Economic Bulletin , News of 3 February 2017
Real Income Rose Significantly between 1991 and 2014 on Average – First Indication of Return to Increased Income Inequality
The real disposable income of private households in Germany, accounting for inflation, rose by 12 percent between 1991 and 2014. This is what the present study based on data from the Socio-Economic Panel (SOEP) has shown. However, the trends varied greatly depending on income group. While the middle income segment rose by more than eight percent, the highest income segment increased by up to 26 percent. The lower income segment, on the contrary, declined in real terms. Consequently, income inequality has increased overall, especially in the first half of the 1990s, in the period from 1999 to 2005, and after 2009. It stagnated or even decreased in the interim periods. The proportion of people at risk of poverty has recently become greater again. Gainful employment still provides the most effective protection against income poverty, but more and more employed persons are at risk of becoming poor. Containment of the low wage sector, by revoking the privileged status of mini-jobs, for example, could counteract this effect. And single parents should no longer be fiscally disadvantaged in comparison to childless coupled households – this could also reduce the number of children at risk of poverty.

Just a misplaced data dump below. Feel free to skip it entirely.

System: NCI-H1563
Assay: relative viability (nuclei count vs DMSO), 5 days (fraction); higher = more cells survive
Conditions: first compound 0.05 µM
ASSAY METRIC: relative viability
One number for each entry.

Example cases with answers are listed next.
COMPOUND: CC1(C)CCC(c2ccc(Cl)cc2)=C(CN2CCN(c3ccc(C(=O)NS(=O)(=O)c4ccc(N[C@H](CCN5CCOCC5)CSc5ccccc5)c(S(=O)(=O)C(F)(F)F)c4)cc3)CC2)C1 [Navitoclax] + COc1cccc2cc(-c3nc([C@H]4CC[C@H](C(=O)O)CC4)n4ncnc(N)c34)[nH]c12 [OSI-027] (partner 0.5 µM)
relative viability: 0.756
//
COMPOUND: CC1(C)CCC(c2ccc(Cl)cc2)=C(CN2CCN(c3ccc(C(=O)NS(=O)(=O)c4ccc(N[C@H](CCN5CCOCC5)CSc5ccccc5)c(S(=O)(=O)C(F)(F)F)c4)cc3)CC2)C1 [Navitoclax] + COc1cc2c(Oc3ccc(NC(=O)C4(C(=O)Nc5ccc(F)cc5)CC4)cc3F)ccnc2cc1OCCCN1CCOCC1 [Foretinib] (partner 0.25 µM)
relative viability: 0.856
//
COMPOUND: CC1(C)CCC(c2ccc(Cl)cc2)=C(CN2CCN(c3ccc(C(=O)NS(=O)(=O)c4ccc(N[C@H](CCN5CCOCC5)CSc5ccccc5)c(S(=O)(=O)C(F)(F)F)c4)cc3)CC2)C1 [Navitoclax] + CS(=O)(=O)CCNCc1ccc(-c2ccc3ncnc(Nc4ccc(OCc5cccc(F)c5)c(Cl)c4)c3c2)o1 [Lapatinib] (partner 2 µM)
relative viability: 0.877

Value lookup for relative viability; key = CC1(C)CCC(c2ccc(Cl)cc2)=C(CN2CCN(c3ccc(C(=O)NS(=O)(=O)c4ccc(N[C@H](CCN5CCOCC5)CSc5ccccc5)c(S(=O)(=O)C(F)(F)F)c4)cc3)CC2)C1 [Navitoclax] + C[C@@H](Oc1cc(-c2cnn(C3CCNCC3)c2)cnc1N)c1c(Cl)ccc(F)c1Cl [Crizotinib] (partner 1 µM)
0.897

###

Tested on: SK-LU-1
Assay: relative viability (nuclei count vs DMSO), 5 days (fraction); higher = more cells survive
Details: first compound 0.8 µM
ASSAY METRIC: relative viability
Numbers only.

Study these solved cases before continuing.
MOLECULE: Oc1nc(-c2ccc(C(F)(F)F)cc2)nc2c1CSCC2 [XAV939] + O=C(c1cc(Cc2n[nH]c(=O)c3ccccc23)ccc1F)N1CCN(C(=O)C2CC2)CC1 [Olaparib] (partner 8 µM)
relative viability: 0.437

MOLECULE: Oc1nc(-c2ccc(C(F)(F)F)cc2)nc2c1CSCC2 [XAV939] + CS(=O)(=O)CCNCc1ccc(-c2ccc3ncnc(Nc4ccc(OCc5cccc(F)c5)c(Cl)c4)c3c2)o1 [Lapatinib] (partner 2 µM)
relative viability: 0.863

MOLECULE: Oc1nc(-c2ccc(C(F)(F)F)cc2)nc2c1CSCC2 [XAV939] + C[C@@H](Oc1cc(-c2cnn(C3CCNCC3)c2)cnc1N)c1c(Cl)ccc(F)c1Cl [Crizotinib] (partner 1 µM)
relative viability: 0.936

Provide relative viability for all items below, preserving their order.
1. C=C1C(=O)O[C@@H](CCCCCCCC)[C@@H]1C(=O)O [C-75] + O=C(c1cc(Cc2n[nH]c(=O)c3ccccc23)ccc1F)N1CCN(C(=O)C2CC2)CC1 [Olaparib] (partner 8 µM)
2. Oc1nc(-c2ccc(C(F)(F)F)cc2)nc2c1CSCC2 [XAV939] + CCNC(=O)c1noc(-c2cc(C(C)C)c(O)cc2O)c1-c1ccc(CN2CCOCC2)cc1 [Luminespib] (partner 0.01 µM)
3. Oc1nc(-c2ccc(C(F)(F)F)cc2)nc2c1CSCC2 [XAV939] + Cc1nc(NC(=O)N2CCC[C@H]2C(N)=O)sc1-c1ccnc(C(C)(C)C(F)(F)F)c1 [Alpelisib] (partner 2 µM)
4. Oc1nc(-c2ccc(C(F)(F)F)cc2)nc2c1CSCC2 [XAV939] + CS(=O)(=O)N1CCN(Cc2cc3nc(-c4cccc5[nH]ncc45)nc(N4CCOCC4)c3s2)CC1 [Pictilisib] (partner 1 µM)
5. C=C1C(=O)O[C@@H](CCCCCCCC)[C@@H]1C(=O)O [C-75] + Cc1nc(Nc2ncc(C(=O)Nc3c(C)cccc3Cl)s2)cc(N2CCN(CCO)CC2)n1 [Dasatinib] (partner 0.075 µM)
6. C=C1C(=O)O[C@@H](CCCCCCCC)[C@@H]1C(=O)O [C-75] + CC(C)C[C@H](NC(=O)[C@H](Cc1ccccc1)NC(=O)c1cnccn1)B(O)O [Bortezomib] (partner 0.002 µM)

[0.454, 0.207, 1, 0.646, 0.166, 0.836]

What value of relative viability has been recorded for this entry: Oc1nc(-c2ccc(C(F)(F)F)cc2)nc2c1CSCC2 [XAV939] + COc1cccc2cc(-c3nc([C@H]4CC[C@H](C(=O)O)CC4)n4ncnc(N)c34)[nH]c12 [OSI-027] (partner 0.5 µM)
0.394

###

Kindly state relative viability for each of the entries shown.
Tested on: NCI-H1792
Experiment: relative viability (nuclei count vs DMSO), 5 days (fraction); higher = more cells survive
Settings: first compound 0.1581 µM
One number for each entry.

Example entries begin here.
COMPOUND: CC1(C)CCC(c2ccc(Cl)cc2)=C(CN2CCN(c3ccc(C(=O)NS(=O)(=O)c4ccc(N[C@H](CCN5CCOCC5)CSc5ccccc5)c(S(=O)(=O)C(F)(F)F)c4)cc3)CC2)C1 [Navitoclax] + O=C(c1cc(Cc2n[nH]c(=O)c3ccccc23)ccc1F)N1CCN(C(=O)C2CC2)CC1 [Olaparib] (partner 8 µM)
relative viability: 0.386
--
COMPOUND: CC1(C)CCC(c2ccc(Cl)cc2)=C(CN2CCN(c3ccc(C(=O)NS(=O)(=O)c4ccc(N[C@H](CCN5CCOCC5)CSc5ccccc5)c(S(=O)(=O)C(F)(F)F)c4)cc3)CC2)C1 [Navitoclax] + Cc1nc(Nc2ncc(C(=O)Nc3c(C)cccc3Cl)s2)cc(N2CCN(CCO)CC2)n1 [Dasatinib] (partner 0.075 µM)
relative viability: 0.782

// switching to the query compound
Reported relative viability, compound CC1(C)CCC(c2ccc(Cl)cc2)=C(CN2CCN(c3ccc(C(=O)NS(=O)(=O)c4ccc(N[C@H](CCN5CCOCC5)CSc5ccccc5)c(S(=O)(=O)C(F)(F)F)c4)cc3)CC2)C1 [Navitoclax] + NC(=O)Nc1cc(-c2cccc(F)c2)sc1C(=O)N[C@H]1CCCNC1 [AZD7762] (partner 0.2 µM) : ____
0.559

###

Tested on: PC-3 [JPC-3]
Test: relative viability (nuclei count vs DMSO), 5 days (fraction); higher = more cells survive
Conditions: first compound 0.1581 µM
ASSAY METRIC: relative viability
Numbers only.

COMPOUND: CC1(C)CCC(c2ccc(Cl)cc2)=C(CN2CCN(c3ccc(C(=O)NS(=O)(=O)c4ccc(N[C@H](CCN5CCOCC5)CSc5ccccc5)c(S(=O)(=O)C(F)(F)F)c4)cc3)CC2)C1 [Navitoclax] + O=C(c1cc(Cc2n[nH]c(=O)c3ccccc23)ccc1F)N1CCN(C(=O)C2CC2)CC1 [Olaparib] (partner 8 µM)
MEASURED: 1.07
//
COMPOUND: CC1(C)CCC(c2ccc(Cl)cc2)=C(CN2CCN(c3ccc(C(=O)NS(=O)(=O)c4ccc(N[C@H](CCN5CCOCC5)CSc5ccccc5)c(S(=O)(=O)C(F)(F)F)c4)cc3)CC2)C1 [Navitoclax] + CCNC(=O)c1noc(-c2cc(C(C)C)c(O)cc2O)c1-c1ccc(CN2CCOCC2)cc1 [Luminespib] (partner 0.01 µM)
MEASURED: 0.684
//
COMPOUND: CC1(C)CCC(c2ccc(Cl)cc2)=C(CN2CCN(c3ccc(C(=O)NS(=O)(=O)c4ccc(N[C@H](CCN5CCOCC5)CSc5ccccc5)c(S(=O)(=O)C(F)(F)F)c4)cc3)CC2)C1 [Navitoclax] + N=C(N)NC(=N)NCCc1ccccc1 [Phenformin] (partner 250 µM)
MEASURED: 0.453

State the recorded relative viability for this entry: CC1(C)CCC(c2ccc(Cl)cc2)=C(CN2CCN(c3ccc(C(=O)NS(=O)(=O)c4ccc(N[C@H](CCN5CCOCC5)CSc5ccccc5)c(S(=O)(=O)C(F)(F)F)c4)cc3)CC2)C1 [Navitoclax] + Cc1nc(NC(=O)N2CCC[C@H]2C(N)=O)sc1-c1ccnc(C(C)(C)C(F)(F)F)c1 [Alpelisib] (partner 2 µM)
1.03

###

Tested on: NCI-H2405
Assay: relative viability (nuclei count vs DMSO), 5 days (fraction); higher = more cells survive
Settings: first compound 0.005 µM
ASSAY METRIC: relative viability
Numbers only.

The full report by Markus M. Grabka and Jan Goebel in: DIW Economic Bulletin 5/2017 | PDF, 228.64 KB